Micromass cultures represent a convenient means of studying chondrocyte physiology in the context of a tridimensional culture model. In this study, we present the first ultrastructural analysis of the distribution and organization of the extracellular components in micromasses in comparison with their cartilaginous counterparts. Primary chondrocytes obtained from osteoarthritis patients were pelleted in micromasses. Transmission electron microscopy and immunofluorescence were used to evaluate the distribution of major extracellular matrix proteins, i.e., aggrecan, chondroitin-4-sulfate, chondroitin-6-sulfate, and collagen I and II. Both approaches revealed a number of morphological features shared by micromass and cartilage chondrocytes. In particular, in micromasses, chondrocytes are in close contact with an organized extracellular matrix that adequately mimics that of cartilage. Cells were observed to establish specialized junctions for cell-extracellular matrix crosstalk. Noteworthy, cells seem endowed in a chondroitin sulfate-rich microenvironment, and thus possibly ensuring the immobilization of chemokines, a family of molecules emerging in osteoarthritis pathogenesis, in a haptotactic-like gradient to the chondrocytes, which facilitates the binding to their receptors. To determine the suitability of this model to investigate osteoarthritis pathogenesis, a potential apoptotic stimulus (endothelial IL-8) was used, and ultrastructural analysis assessed apoptosis induction. Micromass cultures were proved to be an experimental technique providing a large number of properly differentiated chondrocytes, and thus allowing reliable biochemical and morphological studies. They represent, therefore, a novel approach to osteoarthritis investigation that promises more thorough understanding of chondrocyte physiology in osteoarthritis.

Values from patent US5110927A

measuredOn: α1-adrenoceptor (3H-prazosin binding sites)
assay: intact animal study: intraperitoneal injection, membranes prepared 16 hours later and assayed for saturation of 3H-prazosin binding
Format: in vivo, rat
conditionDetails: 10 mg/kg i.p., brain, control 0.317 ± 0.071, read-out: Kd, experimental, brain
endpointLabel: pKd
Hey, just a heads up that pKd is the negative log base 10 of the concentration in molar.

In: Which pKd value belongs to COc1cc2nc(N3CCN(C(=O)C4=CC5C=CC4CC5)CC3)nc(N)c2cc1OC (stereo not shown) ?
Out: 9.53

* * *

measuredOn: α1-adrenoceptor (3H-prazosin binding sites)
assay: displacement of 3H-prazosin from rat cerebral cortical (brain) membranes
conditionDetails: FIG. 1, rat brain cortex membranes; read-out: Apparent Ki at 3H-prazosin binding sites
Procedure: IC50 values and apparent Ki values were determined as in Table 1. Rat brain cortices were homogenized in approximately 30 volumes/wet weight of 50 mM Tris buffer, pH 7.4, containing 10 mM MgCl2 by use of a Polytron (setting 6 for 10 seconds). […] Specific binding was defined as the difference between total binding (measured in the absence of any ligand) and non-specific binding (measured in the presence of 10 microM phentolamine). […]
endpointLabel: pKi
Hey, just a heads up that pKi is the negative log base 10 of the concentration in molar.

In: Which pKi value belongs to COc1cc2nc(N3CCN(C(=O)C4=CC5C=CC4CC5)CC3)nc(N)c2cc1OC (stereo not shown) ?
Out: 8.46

- Electron microscopy
- Extracellular matrix
ASJC Scopus subject areas
- Agricultural and Biological Sciences(all)